Don't fight back! If you just lie down and let yourself be conquered and subjugated, all will be well. That's essentially the message here. And the views expressed here are by no means unique to the Arabs; they are quite common in the U.S. also. Rashwan's statement, "Al-Qaeda has changed from a medium-sized group to a big network; it has become a franchise and a model for potential self-recruiting terrorists," is absurd on numerous ways. For one thing, the group already demonstrated in the 1990s a capacity to attack on an international level. But even worse is the idea that the U.S. response to 9/11, being responsible for a buildup, is therefore wrong in itself. Certainly, as we have often argued here, it has not been pursued as it should have, but the answer is decidedly not to make no response at all. Imagine an article in 1943 tut-tutting that the U.S. response to Pearl Harbor had led to the Japanese Navy growing from a medium-sized to a large force.
By Samia Hosny for DPA (thanks to all who sent this in):
Cairo - Some six years after the September 11 terrorist attacks in New York and Washington, many in the Arab world say the US-led "war on terror" is spurring terrorism everywhere and that the world is less safe as a result.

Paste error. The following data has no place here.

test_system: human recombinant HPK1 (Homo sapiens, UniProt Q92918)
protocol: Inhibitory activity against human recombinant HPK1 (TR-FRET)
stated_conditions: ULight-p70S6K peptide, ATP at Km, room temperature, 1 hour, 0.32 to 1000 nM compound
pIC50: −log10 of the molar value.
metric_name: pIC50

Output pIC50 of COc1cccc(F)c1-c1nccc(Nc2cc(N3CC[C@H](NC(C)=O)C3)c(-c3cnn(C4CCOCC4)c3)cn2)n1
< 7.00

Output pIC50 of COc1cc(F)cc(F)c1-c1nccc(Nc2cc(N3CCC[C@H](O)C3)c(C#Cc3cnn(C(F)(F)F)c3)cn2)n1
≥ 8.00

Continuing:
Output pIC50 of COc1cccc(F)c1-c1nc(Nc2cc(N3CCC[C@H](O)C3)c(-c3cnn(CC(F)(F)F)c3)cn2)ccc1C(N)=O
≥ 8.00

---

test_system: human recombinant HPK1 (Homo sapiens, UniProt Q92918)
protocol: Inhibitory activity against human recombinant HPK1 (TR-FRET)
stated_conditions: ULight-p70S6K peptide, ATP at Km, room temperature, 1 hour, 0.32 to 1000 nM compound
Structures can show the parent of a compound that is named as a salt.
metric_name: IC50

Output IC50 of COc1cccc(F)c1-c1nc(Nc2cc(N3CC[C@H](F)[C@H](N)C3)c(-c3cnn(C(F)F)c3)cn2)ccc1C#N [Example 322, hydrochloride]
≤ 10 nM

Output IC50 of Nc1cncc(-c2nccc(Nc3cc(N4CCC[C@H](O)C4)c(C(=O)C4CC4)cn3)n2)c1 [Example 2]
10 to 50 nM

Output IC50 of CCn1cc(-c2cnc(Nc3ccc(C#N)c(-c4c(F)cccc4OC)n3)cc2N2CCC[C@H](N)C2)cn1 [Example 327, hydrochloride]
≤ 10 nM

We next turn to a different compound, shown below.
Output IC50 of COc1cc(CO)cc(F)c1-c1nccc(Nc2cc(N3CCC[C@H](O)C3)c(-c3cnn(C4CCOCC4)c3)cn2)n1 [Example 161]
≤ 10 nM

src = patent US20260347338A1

The resurgence of al-Qaeda is blamed by many Arabs on the United States, with recent foiled bomb plots in Germany, deadly terror attacks in Algeria, the latest video release by Osama bin Laden as well as the undiminishing daily violence in Iraq and Afghanistan winning yet more converts to this viewpoint.
"The world is much worse than it was before the war on terror," said Egyptian terrorism expert Dia Rashwan. The US-led campaign "created two main hotbeds for terrorism: Iraq and Afghanistan," Rashwan says.
According to Rashwan, the war on terror has given the al-Qaeda network and its ideological brethren ammunition to legitimize their terror ideology and continue their media campaign for the hearts of Muslim youths.
"Al-Qaeda has changed from a medium-sized group to a big network; it has become a franchise and a model for potential self-recruiting terrorists," Rashwan says.
The apparent failure of US strategy in Iraq combined with a comeback of the Taliban in Afghanistan are creating a general feeling of "schadenfreude" in the Arab world.
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